COVID19: Some Quick Q&A Part V

by Raywat Deonandan, PhD
Epidemiologist & Associate Professor
University of Ottawa
(I add my credentials to these COVID-19 blog posts in case they get shared. I want readers to know that my opinion is supposedly an educated and informed one)

This is one of those filler blog posts, since once more time has got away from me. This is where I reproduce some of the written comments I’ve given to journalists in the past little while. (more…)

COVID19: All About False Positives and Negatives

by Raywat Deonandan, PhD
Epidemiologist & Associate Professor
University of Ottawa
(I add my credentials to these COVID-19 blog posts in case they get shared. I want readers to know that my opinion is supposedly an educated and informed one)

You know, I teach this stuff for a living. And every year, when it comes time to teach my students how epidemiologists assess the quality of diagnostic tests, I have a tiny panic attack, since it can be so very confusing, and therefore quite challenging to explain to others how it works. (more…)

COVID19: How Do We Open Schools?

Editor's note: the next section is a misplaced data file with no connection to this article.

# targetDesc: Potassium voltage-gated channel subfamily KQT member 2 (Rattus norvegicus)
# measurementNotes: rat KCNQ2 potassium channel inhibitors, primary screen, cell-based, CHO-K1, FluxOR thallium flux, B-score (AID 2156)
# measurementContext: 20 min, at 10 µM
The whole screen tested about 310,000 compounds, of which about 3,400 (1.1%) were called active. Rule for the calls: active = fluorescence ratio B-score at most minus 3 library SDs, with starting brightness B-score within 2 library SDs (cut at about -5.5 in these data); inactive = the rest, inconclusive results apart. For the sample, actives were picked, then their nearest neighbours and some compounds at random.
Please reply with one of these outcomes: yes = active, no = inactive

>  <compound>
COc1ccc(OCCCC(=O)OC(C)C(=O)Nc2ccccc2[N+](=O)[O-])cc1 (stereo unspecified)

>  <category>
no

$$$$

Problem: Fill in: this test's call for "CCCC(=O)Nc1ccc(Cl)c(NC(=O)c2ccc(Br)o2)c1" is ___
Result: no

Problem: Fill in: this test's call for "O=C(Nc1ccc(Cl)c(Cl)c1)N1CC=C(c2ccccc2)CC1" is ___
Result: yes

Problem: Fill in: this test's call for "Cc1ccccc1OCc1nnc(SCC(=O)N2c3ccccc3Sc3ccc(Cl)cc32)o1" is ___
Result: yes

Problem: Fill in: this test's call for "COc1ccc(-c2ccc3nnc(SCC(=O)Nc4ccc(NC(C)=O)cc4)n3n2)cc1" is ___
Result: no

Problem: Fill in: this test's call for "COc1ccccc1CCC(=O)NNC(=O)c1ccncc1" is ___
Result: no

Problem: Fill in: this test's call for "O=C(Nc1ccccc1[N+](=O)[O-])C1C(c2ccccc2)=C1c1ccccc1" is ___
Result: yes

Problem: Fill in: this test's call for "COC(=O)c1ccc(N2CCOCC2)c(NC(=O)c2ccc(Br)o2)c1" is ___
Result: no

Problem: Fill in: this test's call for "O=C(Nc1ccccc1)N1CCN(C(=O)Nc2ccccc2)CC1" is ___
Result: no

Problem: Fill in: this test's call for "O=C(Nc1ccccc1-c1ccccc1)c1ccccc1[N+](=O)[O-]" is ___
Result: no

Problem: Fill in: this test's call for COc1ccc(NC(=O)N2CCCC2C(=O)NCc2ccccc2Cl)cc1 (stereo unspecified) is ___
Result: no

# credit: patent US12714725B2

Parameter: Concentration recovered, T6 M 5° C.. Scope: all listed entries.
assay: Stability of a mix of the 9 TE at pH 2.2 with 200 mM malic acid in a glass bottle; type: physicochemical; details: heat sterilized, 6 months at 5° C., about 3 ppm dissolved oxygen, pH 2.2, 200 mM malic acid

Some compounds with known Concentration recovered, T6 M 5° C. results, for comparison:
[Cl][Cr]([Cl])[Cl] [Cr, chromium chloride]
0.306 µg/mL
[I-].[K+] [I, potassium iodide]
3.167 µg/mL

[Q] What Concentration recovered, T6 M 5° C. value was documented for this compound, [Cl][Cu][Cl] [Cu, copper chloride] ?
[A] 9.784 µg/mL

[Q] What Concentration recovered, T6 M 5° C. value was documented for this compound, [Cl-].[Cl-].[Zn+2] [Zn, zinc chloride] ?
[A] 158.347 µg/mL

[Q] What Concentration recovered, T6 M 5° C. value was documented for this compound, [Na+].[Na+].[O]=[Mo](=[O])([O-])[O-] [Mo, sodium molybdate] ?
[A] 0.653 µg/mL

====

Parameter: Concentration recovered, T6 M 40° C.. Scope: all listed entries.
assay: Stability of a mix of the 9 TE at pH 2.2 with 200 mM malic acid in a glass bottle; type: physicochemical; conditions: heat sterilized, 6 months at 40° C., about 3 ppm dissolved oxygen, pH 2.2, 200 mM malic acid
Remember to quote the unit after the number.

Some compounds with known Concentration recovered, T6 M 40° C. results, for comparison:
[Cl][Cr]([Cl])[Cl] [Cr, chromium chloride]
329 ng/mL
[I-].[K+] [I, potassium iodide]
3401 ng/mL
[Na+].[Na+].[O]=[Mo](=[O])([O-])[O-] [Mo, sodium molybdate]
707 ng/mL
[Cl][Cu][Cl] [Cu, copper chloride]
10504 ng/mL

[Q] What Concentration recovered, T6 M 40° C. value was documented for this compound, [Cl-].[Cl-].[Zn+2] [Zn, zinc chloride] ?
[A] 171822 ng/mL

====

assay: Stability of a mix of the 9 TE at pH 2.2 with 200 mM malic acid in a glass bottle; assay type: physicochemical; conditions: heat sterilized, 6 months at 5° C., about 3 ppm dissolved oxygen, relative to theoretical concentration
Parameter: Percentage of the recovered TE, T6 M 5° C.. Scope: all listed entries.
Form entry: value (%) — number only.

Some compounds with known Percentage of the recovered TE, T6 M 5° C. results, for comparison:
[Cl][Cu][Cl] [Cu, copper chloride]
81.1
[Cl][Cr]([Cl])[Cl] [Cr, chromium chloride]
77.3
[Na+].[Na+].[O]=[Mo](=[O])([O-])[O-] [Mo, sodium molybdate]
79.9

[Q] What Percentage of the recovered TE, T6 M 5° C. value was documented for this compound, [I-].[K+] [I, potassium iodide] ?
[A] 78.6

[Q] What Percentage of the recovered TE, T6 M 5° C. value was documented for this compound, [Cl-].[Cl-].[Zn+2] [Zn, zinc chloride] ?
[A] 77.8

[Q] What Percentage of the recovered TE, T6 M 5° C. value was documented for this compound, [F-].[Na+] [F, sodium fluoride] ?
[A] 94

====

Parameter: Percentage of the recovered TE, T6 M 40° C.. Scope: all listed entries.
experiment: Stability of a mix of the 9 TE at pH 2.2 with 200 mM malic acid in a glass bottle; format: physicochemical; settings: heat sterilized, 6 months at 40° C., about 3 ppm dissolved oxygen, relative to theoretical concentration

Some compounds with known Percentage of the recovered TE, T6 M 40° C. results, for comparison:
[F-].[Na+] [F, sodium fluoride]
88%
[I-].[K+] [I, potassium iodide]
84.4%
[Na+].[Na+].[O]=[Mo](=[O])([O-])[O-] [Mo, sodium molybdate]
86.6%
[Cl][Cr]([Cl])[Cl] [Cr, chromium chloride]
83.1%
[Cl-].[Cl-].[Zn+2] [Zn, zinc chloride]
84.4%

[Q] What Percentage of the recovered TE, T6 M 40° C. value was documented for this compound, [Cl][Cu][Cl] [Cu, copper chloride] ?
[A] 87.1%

by Raywat Deonandan, PhD
Epidemiologist & Associate Professor
University of Ottawa
(I add my credentials to these COVID-19 blog posts in case they get shared. I want readers to know that my opinion is supposedly an educated and informed one)

The most common questions from journalists I’ve received in the past couple of weeks all concern either mask-wearing or school re-openings. I’ve tackled the mask thing in two previous posts here and here. (more…)

COVID19: Heroes Wear Masks

by Raywat Deonandan, PhD
Epidemiologist & Associate Professor
University of Ottawa
(I add my credentials to these COVID-19 blog posts in case they get shared. I want readers to know that my opinion is supposedly an educated and informed one)

 

A lovely thing manifested from the awfulness of the COVID-19 pandemic. During the horrors of daily death in Italy and Spain, residents confined to their homes would take to their balconies every night to applaud their heroes, the health care workers. The practice caught on around the world. In many Canadian cities, each night at dusk, grateful citizens bang pots and raise a toast to all essential workers. It’s a reminder that in the early phase of this emergency, it was doctors and nurses who held the front line, putting their bodies and families at risk to keep the rest of us safe. (more…)


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